Grandma’s Yarn – 100 Word Challenge 07/13/2016

I did actually sit down last night and start this post. I ended up not feeling well and nearly passing out sitting here at the laptop working on it. I’m thinking the culprit was a certain piece of carrot cake that was omg so sweet! I have to admit, I really didn’t like it much, especially after I pretty much had to sleep it off, and it didn’t feel like my pill was working at all 😦 Too bad, carrot cake is my FaVoRiTe!

I know I’ve mentioned it before, but yarn is a big thing with me. I’ve been knitting and crocheting since I was 11. That means I’ve been doing it for almost a third of my life, and it’s something which is automatic with me, working the yarn and making a pattern. People – at work, when they come to visit me, or when I’m working on it pretty much anywhere I’ll bring it – will sit and watch me and marvel at how fast my hands work, and how half of the time I don’t even have to look at what I’m doing half the time. I just go. I have to remind them of the fact that I’ve been doing it for so long, so it’s something that’s been trained into my brain.

So, in some ways this post is almost a no-brainer. It’s quite obvious I’m going to have SOMETHING to say about the subject, I should have no problem writing something about yarn, right?

Of course I did, but not necessarily what you would expect.

As I said, I’ve been knitting and crocheting since I was 11, when I asked my Grandma to teach me how to knit. She taught me to knit, alright, but never how to cast on. I had to teach myself that later in life, when I got over it and had finally at least taught myself how to read a crochet pattern. Shortly after my Grandma taught me the knit stitch, I picked up a hook and taught myself how to crochet, and the real love affair with yarn started then. For years, my Grandma was what I got to call after a while my “yarn dealer” – she’s the only one I got yarn from for years, and even today if she finds some she thinks I might like, or she finds some that she no longer wants, she’ll still give it to me. Albeit, it’s a whole lot more difficult now.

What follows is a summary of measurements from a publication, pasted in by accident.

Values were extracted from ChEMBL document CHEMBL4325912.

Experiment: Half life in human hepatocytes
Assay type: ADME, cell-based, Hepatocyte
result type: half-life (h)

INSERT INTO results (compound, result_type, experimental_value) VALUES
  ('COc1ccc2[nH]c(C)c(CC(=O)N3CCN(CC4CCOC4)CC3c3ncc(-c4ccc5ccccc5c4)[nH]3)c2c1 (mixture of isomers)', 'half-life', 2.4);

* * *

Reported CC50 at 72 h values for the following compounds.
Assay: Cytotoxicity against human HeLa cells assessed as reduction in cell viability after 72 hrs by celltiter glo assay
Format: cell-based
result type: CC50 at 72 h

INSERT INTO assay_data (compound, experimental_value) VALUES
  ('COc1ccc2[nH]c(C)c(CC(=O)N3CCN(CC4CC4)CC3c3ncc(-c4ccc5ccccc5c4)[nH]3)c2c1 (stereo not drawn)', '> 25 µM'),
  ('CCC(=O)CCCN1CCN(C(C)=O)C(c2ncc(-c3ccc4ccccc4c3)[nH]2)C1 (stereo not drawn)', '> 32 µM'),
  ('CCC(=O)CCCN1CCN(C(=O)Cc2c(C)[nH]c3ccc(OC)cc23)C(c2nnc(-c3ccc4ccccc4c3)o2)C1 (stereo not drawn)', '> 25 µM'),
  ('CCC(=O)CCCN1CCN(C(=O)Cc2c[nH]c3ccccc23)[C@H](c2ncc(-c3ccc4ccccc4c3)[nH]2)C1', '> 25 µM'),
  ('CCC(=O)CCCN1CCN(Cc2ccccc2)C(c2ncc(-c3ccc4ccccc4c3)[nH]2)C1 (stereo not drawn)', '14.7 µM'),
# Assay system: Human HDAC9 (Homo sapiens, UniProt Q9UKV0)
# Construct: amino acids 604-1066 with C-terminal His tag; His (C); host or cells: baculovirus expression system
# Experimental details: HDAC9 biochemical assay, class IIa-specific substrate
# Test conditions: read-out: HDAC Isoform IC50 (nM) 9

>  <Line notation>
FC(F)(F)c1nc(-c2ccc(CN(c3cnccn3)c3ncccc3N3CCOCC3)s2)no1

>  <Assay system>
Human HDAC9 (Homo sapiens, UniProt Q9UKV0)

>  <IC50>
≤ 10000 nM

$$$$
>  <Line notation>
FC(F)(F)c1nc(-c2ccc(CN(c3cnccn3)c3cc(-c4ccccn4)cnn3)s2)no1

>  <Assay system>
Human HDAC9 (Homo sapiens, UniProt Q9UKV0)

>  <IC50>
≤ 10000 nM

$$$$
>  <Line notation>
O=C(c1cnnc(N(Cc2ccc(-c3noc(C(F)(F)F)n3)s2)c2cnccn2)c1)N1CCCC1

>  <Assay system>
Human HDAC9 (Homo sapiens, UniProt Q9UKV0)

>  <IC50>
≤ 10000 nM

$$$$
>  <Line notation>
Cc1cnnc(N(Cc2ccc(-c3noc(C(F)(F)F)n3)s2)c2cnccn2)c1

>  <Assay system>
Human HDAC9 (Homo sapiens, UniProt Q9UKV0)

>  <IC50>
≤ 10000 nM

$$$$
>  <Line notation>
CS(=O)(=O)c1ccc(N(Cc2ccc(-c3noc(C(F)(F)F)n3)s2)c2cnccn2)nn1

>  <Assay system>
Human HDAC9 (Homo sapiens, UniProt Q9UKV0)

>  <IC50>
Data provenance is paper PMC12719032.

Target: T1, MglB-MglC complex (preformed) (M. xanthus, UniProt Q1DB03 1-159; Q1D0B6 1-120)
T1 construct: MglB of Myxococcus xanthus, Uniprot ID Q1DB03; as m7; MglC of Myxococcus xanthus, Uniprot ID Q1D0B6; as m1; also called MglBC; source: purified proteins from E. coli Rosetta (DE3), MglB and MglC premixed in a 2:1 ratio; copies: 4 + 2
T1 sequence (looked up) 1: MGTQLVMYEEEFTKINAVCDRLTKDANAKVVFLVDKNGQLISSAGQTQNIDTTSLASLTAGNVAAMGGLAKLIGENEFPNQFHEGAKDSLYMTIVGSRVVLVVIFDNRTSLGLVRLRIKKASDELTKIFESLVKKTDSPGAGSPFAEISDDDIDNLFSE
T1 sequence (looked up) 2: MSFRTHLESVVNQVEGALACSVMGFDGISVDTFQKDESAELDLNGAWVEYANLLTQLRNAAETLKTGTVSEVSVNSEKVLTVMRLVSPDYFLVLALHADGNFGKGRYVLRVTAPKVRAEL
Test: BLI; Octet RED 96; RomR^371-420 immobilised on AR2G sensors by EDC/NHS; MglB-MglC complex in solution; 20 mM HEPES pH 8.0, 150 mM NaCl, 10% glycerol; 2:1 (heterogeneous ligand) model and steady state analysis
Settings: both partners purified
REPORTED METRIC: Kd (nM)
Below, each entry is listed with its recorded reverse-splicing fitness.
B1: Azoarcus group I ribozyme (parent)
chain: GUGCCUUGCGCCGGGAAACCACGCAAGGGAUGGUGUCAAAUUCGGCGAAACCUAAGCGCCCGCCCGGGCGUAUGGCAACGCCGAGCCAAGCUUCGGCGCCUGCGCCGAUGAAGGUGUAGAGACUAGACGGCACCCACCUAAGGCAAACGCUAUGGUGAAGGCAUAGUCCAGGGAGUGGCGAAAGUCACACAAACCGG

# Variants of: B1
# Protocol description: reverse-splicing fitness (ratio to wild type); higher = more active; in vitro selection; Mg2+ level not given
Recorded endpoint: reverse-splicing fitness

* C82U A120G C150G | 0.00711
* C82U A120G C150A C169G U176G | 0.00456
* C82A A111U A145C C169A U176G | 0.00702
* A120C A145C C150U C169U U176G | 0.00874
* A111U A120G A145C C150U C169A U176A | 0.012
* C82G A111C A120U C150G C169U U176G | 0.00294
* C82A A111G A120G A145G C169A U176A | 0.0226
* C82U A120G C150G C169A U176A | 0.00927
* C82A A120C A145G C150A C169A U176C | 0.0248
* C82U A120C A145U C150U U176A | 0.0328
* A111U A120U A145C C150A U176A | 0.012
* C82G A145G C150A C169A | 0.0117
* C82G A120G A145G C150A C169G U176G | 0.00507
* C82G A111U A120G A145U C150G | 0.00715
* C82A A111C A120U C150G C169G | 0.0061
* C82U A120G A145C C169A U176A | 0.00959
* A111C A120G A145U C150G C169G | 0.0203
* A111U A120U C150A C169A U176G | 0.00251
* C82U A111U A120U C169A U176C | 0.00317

So, this piece came out of the years that I would sit and watch her knit – not quite marveling in the same way co-workers and others might with me – and just be amazed. Until I was used to doing it, too, and then I knew how it felt to be that automatic when my fingers hit the yarn and hook or needles. Grandma and Grandpa’s relationship wasn’t quite like this – but that’s why they call it poetic license, eh?

This week’s entry for 100 Word Challenge (a little bit late, oops!):

Grandpa could spin quite the yarn about anything – the size of the fish he caught on his fishing trip or about doing donuts in the fields in his father’s truck at 11.

My cousins would be mesmerized for hours. But as I got older, I watched grandma rocking in her chair. Her hands worked her yarn with a life of their own as she watched grandpa.

He’d look at her and a look would pass between them.

I see that look again in this hushed room.

Then I meet eyes with my husband, my heart swelling, knowing what she always felt.

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